The UK government was “too slow” in dealing with the coronavirus outbreak and 40,000 people could die, a leading public health professor warned MPs today.
“Where were the system errors that led us to have probably the highest death rates in Europe?” Anthony Costello, professor of International Child Health and director of the UCL Institute for Global Health, told the Health and Social Care Committee.
“We have to face the reality of that: We were too slow with a number of things,” Costello told the committee.
“We could see 40,000 deaths by the time it’s over.”
The UK has suffered 14,576 deaths due to coronavirus, according to the latest figures.
That number does not include the latest deaths in care homes and outside hospitals.
Costello, a paediatrician who is an expert in epidemiology, said the UK must ensure it acts faster over a second wave of coronavirus infections.
He added that widescale testing was essential to deal with further spikes in numbers of Brits being infected by coronavirus.
“The recent estimates, even from the chief scientific officer, is that after this wave – we could see 40,000 deaths by the time it’s over,” he warned.
“We could only have maybe 10 per cent, 15 per cent of the population infected or covered,” he said.
“So the idea of herd immunity would mean another five, six waves maybe in order to get to 60 per cent,” he said. “We have got to pray the vaccinologists come up [with a vaccine].”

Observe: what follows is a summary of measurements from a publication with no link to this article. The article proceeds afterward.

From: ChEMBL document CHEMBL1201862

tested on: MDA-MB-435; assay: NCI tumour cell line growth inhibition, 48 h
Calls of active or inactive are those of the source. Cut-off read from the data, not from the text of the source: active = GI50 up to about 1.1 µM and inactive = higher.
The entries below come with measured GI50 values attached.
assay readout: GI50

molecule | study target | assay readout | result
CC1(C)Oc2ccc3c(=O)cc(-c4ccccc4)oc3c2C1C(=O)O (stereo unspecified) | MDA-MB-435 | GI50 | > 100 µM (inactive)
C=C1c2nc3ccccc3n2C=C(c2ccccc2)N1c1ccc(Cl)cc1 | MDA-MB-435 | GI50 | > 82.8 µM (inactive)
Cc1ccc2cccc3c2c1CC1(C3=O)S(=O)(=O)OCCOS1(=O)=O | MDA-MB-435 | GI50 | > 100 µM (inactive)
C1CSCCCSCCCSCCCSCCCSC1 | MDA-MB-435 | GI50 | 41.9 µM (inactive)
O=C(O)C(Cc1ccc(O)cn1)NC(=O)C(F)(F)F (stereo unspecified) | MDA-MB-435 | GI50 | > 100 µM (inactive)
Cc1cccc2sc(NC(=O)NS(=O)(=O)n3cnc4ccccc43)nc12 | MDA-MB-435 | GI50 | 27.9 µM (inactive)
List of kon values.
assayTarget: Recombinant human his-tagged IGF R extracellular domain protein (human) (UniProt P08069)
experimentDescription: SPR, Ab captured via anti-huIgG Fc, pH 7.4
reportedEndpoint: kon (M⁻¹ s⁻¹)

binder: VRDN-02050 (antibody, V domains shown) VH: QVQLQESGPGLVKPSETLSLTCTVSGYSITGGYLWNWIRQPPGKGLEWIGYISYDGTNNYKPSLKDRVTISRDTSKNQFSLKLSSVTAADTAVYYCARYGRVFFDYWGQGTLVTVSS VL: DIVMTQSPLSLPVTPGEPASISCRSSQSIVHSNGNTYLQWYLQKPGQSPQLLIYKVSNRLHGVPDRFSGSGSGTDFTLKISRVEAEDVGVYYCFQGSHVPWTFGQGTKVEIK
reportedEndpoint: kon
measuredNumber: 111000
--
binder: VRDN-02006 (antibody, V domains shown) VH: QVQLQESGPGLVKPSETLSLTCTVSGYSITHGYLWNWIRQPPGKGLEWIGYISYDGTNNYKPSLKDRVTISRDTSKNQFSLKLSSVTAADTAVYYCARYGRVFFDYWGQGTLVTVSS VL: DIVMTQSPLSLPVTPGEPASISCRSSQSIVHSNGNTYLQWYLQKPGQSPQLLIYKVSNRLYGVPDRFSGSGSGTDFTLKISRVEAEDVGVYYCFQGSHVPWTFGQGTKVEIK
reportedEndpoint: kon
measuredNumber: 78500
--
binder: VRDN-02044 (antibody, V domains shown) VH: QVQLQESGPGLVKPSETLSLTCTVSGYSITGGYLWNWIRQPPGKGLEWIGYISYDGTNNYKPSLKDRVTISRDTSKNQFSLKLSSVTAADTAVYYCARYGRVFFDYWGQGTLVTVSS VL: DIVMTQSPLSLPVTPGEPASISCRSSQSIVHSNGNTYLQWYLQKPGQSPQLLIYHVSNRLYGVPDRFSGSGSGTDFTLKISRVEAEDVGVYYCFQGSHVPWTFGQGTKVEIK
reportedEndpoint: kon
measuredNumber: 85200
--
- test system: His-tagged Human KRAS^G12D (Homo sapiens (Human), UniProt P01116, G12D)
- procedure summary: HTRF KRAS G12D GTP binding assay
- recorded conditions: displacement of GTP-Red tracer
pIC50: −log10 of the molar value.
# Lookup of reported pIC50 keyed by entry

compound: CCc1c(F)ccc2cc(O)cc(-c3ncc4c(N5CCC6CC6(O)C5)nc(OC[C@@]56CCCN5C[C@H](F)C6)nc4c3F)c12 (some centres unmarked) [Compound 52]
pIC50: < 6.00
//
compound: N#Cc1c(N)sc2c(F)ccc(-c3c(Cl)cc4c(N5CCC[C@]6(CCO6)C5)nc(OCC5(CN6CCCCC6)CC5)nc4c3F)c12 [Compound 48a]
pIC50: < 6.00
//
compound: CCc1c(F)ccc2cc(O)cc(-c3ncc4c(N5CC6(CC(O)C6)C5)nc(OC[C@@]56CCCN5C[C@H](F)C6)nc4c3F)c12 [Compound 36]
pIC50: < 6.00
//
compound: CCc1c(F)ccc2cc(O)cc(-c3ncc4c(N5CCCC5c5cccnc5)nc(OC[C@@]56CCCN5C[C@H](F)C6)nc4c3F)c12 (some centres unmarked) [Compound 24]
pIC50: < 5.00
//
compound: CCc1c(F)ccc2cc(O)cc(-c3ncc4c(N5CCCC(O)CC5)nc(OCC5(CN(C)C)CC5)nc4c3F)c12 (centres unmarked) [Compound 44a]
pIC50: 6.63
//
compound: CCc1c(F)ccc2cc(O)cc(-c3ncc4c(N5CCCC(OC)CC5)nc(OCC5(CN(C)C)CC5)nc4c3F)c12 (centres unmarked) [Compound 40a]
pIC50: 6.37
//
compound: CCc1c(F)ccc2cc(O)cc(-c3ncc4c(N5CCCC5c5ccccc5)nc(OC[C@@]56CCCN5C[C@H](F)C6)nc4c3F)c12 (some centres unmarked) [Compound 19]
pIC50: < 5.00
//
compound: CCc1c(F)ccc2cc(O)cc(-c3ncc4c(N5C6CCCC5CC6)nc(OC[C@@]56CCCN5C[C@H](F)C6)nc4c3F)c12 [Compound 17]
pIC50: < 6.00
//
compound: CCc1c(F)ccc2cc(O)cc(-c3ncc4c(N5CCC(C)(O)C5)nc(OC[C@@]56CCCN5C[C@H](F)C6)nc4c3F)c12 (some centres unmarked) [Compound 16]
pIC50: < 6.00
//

Health secretary Matt Hancock responded to Costello’s stark warning by saying mass community testing was part of the UK coronavirus strategy.
“It is part of the strategy, we will be introducing it when we can,” Hancock told the committee.
He said testing was being expanded to include the police, the fire service, prison staff, critical local authority staff, the judiciary, and the work and pensions ministry.
Hancock also voiced his concerns regarding the increase in deaths not related to Covid-19, an indication that patients are too frightened to visit hospitals during the pandemic.
“Far, far fewer people are coming forward,” he said. “We’d spent an awful lot of time driving up those coming forward for cancer treatment.
“And that has been brought to a juddering halt by this virus.”